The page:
The decaying town of Mescal in the Old West has a problem. This time, it’s not a conflict between ranchers and farmers. Instead, a series of murders has the place in its grip. First, someone knifed the son of the town-founding, ambiguously-named Mescal family, and now, probably the same killer spends his valuable free time murdering the local prostitutes. The town’s bourgeoisie calls in independent (none of that Pinkerton business for this town, and good on them) investigator Edward Burns (Jeff Cooper) from the Big City.
Once he’s on the case, Burns will not just have to solve a difficult and
somewhat bizarre series of murders, he’ll also have to come to some kind of
understanding with the local sheriff Jarod (Jack Elam, described in an early
dialogue line as “a two-fisted bear of a man”, on which I couldn’t possible
comment). Jarod’s not well-loved by his community: he’s old, his style of
policing is a relic of supposedly simpler times, he’s frankly on the ugly side,
probably doesn’t wash too regularly, and certainly doesn’t know how to conduct a
police investigation. He’s also understandably angry about the changing times
and the big-haired know-it-all detective romping through his town.
Even if one does not have anything good to say about Larry G. Spangler’s
A Knife for the Ladies, beyond congratulating it for the bad pun in its
title, one can’t help but admire the uncommon genre mix it is aiming for.
Mystery western aren’t exactly common, especially not on screen, and one taking
the cues for its mystery (and style of title, if we ignore the pun) from the
giallo is even more unique. Of course, having a clever saleable idea for mixing
genres and actually being able to actually mix them are somewhat different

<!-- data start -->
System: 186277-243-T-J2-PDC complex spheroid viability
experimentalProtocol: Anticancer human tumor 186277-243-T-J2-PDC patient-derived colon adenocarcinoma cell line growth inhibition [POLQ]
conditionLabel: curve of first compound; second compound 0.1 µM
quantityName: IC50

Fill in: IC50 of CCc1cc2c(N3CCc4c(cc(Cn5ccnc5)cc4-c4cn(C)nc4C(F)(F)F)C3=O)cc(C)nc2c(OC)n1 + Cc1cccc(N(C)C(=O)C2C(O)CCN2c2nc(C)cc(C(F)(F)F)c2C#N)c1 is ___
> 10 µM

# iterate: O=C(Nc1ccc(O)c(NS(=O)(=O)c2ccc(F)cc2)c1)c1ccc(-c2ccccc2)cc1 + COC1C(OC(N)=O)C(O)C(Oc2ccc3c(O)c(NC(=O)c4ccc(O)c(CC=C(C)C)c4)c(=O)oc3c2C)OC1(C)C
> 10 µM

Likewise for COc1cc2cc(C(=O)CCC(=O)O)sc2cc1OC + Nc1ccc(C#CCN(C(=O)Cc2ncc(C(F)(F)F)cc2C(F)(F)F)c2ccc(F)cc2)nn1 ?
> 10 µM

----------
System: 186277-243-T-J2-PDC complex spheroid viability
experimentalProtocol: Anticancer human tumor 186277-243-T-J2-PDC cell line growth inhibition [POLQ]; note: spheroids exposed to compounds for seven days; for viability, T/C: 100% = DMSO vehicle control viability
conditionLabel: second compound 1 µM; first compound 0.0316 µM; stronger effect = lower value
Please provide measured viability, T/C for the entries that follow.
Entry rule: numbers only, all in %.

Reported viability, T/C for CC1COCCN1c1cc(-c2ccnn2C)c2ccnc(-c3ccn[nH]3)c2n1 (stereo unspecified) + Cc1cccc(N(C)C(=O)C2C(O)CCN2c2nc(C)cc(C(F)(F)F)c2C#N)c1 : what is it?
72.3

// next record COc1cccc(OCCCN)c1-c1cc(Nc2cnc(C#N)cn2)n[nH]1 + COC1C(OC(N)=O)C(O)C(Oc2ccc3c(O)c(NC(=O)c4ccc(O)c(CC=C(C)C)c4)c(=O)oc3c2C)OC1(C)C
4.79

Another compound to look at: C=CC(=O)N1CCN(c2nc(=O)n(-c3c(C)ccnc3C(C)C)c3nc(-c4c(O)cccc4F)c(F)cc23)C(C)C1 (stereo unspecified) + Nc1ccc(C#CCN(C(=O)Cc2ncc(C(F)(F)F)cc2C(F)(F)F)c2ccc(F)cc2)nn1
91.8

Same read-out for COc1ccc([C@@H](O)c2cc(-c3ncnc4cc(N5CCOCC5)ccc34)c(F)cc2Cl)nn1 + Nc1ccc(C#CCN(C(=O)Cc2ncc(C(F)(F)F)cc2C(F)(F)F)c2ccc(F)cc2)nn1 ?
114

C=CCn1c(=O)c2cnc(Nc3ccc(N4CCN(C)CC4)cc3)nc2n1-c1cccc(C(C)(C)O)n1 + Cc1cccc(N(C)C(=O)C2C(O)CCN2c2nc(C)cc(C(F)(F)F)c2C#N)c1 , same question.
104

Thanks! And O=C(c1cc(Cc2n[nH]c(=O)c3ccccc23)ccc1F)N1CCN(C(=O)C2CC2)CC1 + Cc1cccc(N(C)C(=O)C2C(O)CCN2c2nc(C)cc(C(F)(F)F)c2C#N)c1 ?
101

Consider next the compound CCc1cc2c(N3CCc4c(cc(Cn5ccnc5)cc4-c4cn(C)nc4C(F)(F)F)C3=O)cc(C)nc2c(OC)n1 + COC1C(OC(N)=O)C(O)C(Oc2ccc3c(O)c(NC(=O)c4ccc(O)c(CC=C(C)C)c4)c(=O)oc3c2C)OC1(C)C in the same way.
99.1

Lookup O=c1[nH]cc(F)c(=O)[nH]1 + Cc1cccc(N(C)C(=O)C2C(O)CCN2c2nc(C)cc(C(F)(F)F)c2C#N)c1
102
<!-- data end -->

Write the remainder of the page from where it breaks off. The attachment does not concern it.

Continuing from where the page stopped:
At the very least, Spangler does give it an honest try, in an
ambitious move turning the genre mix via the conflict between Burns and
Jarrod into an actual part of the narrative (that’ll of course be resolved by
the guys having a fistfight, the only kind of bodily contact these manly men are
allowed to have), and he’s also clearly making an effort constructing an actual
mystery that somewhat fits into the last breath of the Old West. The film’s not
as clever about it all as I’d have wished – the dialogue is clunky and often
more so thanks to clearly overextended actors in the smaller roles, and while
the plot’s mix of Western, mystery and giallo generally stays interesting, it is
not terribly exciting, and doesn’t lead too far into unexplored territory.
Spangler’s direction is perfectly okay for this sort of local production.
Again, you can see the guy makes a very earnest effort that’s definitely good
enough to be called solid, with editing, transitions, and camera work that are
perfectly functional but which never really become quite as convincing a
whole as I’d have wished for.
Jack Elam, character actor in more Western as one should care to count, seems
to have a lot of fun with for once not playing the drunk deputy or something on
that level but actually being the lead, playing the very typical Western role of
the sheriff whose own aging and the changes of the world around him lead him
into existential troubles he can only cope with by drinking too much and
punching people. It’s certainly not the most subtle portrayal of this sort of
thing I’ve seen (but then, neither is the way it is written), but I found
it quite a joy to see Elam getting his well-deserved due in this way. He’s
certainly acting circles around Cooper, who has very interesting hair and is
quite the glowerer but is rather on the stiff side. Which is too bad, for some
kind of intense, Old West Sherlock Holmes battling it out with Elam would
certainly have been something to see.
If all this doesn’t sound like a very good movie, that impression is
certainly not wrong. However, A Knife for the Ladies is a film with
quite a few interesting ideas, made with earnestness and a degree of competence
that certainly never left me bored. Add to that the joy of seeing Jack Elam
stretching his legs a little, and I wouldn’t have missed seeing Spangler’s film
for the world.